How Nine University Distinguished Itself as the Top Way to Learn Amazon FBA

What started as Kale Abrahamson selling cornhole lights in his 500-square foot apartment in downtown Pittsburgh is now described as the #1 Amazon FBA consulting firm in the U.S. with over 150 contractors and employees.

Now, before you jump to conclusions about how Nine University and other online Amazon FBA courses are a scam and just a waste of your time, ask yourself why you think that.

The answer, of course, is bad players in the game who ruin it for the rest of those who do want to deliver quality training and consulting to clients. Nine University, founded by Abrahamson and his co-founder Taylor Hoitt, trains buyers and sellers how to navigate Amazon’s Fulfilled-By-Amazon (FBA) program.

Not a Scam

“Ha, I think college is a scam. People pay $200,000 for a communications degree and then make $30,000 in their first job out,” Abrahamson exclaimed when asked how he’d respond to naysayers claiming that his kind of business is a scam.

But with the global coronavirus pandemic shutting down the classroom environment and forcing students to cyberspace to continue their education, institutions like Harvard University have been forced to change their game, and fast. There’s no doubt that our education system is broken, which is pretty obvious from the tuition rates universities continue to charge and even last year’s Varsity Blues scandal.

Recently, Harvard University announced that it would no longer be requiring undergraduates to submit ACT or SAT scores next year, citing “insurmountable challenges in scheduling tests.” Who would’ve ever thought that the number one Ivy League school would ever be described as “flexible?”

So, yes, with everyone online, everyone wants the quick attention and to make an instant buck. To Abrahamson’s point, there are “unfortunately a lot of shady characters in the online education space, where people are lured in by the ‘Get Rich Quick’ marketing scheme, and then sold a crappy, outdated course.”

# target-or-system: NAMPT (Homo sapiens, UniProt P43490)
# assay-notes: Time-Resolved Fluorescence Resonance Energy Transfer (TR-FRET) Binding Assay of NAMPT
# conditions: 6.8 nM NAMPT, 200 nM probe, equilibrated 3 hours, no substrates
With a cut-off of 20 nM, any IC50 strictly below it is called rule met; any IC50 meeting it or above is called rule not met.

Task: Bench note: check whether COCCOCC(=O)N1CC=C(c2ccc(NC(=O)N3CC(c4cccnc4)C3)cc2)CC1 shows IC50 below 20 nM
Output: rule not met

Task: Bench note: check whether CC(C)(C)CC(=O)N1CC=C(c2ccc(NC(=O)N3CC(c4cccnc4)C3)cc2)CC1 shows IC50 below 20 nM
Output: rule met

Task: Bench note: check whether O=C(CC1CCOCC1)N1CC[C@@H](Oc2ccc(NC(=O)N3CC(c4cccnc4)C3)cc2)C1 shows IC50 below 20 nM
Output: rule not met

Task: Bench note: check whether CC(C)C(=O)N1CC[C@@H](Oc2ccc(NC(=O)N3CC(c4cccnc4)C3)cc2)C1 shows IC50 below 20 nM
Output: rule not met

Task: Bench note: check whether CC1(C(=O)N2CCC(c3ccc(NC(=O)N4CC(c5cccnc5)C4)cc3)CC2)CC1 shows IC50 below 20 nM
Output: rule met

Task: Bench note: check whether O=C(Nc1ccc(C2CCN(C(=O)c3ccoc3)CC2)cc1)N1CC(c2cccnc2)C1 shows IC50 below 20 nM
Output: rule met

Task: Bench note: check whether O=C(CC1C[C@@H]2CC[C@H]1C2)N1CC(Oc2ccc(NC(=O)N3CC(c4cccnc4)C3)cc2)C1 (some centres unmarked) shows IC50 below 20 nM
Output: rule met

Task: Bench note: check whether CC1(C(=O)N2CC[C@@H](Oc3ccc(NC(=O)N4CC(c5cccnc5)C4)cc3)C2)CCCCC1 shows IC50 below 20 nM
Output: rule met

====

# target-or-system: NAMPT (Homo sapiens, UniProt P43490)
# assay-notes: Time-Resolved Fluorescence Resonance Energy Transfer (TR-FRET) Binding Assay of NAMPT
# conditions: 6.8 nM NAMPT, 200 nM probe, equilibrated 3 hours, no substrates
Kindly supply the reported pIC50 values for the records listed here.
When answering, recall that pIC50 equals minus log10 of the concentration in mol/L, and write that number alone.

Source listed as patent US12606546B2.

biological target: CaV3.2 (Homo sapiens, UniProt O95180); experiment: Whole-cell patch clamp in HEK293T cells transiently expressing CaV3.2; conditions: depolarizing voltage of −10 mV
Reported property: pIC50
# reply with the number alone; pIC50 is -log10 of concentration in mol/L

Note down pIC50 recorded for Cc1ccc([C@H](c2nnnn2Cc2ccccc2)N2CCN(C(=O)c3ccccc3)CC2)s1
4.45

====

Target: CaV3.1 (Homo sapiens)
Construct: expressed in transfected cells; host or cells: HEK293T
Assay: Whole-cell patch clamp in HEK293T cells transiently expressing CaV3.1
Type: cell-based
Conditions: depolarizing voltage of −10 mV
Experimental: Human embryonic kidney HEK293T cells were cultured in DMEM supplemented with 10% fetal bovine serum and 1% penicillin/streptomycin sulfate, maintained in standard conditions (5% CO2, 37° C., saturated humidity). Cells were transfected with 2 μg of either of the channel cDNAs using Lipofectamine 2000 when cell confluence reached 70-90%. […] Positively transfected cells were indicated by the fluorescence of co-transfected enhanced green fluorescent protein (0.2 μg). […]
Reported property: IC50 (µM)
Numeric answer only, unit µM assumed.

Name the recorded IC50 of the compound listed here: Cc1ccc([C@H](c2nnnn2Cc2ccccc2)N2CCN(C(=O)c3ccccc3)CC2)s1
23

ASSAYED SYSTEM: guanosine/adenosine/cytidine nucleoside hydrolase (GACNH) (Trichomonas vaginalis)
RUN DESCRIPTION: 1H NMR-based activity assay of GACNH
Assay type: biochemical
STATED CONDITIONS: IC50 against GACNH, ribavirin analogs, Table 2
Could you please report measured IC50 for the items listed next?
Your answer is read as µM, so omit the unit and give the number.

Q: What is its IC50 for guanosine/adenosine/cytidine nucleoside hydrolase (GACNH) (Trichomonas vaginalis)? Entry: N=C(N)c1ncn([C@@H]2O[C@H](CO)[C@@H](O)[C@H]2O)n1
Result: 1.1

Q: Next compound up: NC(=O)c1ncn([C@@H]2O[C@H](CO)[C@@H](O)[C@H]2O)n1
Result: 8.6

And that’s why Abrahamson and Hoitt started Nine University – to change that perception and overdeliver exponentially once someone is actually in the program, as opposed to leaving them in the hands of one VA and never hearing from the “guru” again.

Forget the technical school, Abrahamson advises, and turn your attention to learning to sell products on Amazon. And why not? It’s literally the number one retailer in our online economy. “Many people have encouraged going to technical school to get an actual helpful skill instead of wasting money on a useless degree. So, it’s easy to call something a scam from the outside, when the alternative is actually putting in good ‘ole hard work, sweat, and, yes, sometimes a tear or two to actually start and grow a worthwhile business.”

Nine University sets itself out as not a “course,” but as an actual 1-on-1 consulting and training program, led by individuals who have generated six and seven figures as Amazon sellers, accompanied with a 24/7 live training through Nine’s proprietary FastTrack system.

Accelerate, Accelerate, Accelerate

As online communities continue to grow, bringing industry-tailored knowledge to users, individuals start to rise up, serving as reputable thought leaders in the space. Think Gary Vaynerchuk, Grant Cardone, and Jason Stone among others.

These “accelerators” or “amplifier” groups, as they are commonly referred to, all offer the same treasure: actionable knowledge. “You can literally go through our 14-day bootcamp, with an already-picked out product, brand name, and a seller-central account. Try doing anything close to that at a regular university in two weeks; you might have gone over the syllabus and read just chapter one.”